From Roman Shuster on Linkedin, in response to our recent post: “Remember when bitter beer face was bad?”. We truly appreciate this post and that you took the time to provide such a thought provoking response. We were so overwhelmed with this response that we wanted to share it with our readers.
I echo your concerns about the hopification of America’s craft brewers. While I lack the brewery operation experience like yourself, I have spent 5 years analyzing the US beer industry for Euromonitor International, and have remained active in the craft beer scene as a co-founder of the UCLA Anderson Microbrew Club. Please allow me to offer my semi-educated opinion on the questions your raise.
1) When did US craft brewers decide to measure their manhood by how many hops they can cram in a beer bottle?
A: Great question! Per the Brewers association there is almost 1000 micro and regional breweries in the US. There is 1000 more brewpubs. With so many different brands available, it is simply too difficult for consumers to chose. Think of your recent trip to a beer specialist. How many brands did you see? I am sure that given your background you had a lot of knowledge about the brands available and could make a very educated decision about your purchase.
Unfortunately most consumers just don’t have the same level of involvement with the industry as you, and are in general less educated about the brands that they buy. As a result, consumers model their beer purchase decisions on the opinions of a very select and very educated minority of ‘dedicated craft beer drinkers’. These are beer bloggers, bartenders, and general beer snobs. Any self respecting opinion maker strives to find new and exciting products that the rest of the population is not aware off. For this minority ‘big’ and ‘hoppy’ beers are preferred because they are different and unique.
A successful craft beer brand must have that big powerful beer in their arsenal to get the beer geeks excited. The best marketers will be able to turn that excitement into a preference for other varieties from that same brand.
2) When did people feel the need to start tasting beer from a wine glass, swirling it around and commenting on it like a fine wine (for the love of all that is holy, it is a $7.00 beer not a 100 year old, $300 bottle of wine)?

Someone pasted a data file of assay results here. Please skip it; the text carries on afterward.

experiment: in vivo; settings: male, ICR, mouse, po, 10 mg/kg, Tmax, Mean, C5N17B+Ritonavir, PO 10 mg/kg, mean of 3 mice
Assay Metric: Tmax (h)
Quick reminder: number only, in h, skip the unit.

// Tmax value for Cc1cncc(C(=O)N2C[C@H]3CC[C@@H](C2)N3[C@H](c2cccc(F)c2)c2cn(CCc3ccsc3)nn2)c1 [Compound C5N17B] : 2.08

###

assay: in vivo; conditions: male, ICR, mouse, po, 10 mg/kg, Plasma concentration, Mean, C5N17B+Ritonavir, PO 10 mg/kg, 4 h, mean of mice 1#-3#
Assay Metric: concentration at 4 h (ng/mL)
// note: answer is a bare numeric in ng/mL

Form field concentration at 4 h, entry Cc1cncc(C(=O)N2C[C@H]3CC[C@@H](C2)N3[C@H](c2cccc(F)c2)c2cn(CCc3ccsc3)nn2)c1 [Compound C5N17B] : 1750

A: I believe that this is actually great news for beer. If you are very selective individual who only wants the finest things in life beer is a very attractive product to buy. One can spend at the most $25 for an extremely exclusive bottle of beer. If one wanted to buy an extremely expensive bottle of wine they will have to commit $100s if not $1000s of dollars. It is much cheaper to be a beer snob, than a wine or whiskey snob. Brewers are beginning to take advantage of this.
3) A smooth balanced beer is a thing of beauty. So what is the obsession? Where will it end? Or is there no hope for American beer drinkers ruining their taste buds with hops overload?
A. Couldn’t agree with you more here. I love a good refreshing beer and find that more of my personal drinking occasions call for a simple lager, rather than an unfiltered Tripel. I think there is hope. If you think about the best selling craft beers (and I am using the term ‘craft’ from the point of the consumer so brands like Blue Moon are included) you will find Sam Adams Boston Lager, Blue Moon, Fat Tire, Leinenkugel Summer Shandy, Shock Top at the top. These aren’t ‘exciting’ beers and they don’t get a lot of coverage from ‘beer snobs’. However, they are very drinkable and are the kind of beer the consumers want. At its core beer is meant to be a refreshing beverage. While ‘big’ beers are gaining, it is from a such small base that I don’t believe that ‘big’ beers will over take ‘small’ beers.
Happy to talk more, but I feel like I have taken up a lot of your time already, so I will stop here.